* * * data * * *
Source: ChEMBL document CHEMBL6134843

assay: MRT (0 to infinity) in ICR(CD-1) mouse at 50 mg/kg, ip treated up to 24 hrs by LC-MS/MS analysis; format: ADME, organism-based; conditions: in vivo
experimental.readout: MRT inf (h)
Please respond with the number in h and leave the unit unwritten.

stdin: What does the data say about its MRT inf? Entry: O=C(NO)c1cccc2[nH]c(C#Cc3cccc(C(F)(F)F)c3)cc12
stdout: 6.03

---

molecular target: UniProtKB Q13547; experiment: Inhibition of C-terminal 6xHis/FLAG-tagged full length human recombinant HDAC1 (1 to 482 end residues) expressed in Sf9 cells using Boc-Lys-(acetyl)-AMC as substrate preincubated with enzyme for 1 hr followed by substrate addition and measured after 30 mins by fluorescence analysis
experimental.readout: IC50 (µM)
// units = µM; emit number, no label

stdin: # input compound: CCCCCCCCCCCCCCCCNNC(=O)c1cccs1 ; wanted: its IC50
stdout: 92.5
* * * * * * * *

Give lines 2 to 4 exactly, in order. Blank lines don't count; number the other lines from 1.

assay: MRT (0 to infinity) in ICR(CD-1) mouse at 50 mg/kg, ip treated up to 24 hrs by LC-MS/MS analysis; format: ADME, organism-based; conditions: in vivo
experimental.readout: MRT inf (h)
Please respond with the number in h and leave the unit unwritten.